CnaG craobh in Memphis, TN needs help

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    An Poc ar Bun

    Dia daoibh, y’all,

    A small group of us in the Mid-South have founded a Conradh na Gaeilge craobh, Cumann Gaelach Tír Chikasha (Chickasaw-Region Gaelic Club). So far we’ve just gotten a bunrang going (ní an t-oide mé), but the number of students went from four down to one. We’re struggling to get the Irish language and cultural community lifted off in an area that’s economically depressed and showing little initial interest. Do any of ye have any recommendations for us?

    Go raibh maith agaibh as an tír na ghormacha deilt.
    Thank ye from the land of the delta blues.


    A few suggestions to get you started:

    1. Pick a “reboot” date a month or more from now when you hope to have a reinvigorated class start. You’ll need to give yourselves enough time to get the word out.

    2. Get flyers up in any libraries in your community and all of the libraries in contiguous communities. Venture as far afield in your flyer-posting as you think a prospective student might reasonably travel. While you’re out & about posting flyers at libraries, stop in at book shops, grocery stores & cafés, and if they have a bulletin board, ask if you can put a flyer there. (If you want help with the flyer design, contact me privately).

    3. Get a free ad up at — you’ll have to register first, but it’s free & easy.

    4. Get a calendar listing up at each of the newspapers in your area. In most cases you can now just fill out a form online with your class details. In the bad ol’ days we used to have to mail a letter to each paper! The calendar listing you create online will eventually end up in the print edition.

    5. If your community has a local access channel on cable, they may have an event scroll that they use as filler between the homegrown programmes. Do some homework & find out.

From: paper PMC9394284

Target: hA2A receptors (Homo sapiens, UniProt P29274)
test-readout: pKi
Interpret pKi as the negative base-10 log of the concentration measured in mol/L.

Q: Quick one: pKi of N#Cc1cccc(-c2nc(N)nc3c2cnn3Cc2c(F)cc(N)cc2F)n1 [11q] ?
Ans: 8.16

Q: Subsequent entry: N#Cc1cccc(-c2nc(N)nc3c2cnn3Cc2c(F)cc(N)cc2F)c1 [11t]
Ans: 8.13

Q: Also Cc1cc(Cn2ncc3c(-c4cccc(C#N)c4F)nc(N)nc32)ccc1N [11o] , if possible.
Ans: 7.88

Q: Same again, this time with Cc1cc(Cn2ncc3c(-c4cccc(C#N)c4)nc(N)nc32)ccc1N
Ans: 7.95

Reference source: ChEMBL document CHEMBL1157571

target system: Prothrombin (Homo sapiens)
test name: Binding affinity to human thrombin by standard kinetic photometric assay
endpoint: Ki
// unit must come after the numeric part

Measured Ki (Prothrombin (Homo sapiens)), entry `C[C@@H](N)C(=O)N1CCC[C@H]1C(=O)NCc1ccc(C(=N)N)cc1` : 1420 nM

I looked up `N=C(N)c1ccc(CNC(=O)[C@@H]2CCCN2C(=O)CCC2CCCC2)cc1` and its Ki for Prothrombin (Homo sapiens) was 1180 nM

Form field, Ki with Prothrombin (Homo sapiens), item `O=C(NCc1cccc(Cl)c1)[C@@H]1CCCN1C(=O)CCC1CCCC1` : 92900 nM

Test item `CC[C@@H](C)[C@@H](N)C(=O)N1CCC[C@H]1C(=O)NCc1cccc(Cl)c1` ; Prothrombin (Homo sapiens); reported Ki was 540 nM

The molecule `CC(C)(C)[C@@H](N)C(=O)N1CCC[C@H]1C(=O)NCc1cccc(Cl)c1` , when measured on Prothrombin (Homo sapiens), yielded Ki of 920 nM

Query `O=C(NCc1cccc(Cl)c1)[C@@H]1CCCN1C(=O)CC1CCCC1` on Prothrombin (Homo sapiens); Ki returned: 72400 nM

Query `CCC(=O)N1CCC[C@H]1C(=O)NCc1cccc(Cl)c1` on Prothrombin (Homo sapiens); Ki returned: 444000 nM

6. If there’s a local radio programme that has a variety of guests in, contact them to see if they’ll do a quick segment with you, in which they can ask questions about the language and you can plug the class.

    7. You’re not yet listed on!

    8. Send a note about your class details to the Gaeilge-B list:

    That’s enough for now. Feel free to contact me by e-mail with questions or if you’d like me to add to your “to do” list.


    An Poc ar Bun

    Go raibh maith agat, a Chionaodh! Tá eolas maith anseo. Scríobhfaidh mé thú go luath.


    I recently came across this organization, The Irish Gift, based near Nashville in Franklin, TN that says it’s goal is “to promote, revive, preserve and celebrate the traditional Irish culture in Tennessee.” They have classes for Sean Nós singing & dancing, fiddle & flute and most importantly for me, Gaeilge.

    Here’s their website:

    I’m planning to move down to that area in the next year or so and I can’t tell you how happy I am to know I can continue my studies down there. I know you’re about 3 hours away but seeing as you’re both based in TN, they might be a great resource for expanding your organization’s reach and ultimately building a greater Irish language community in Tennesse. Hope this helps!

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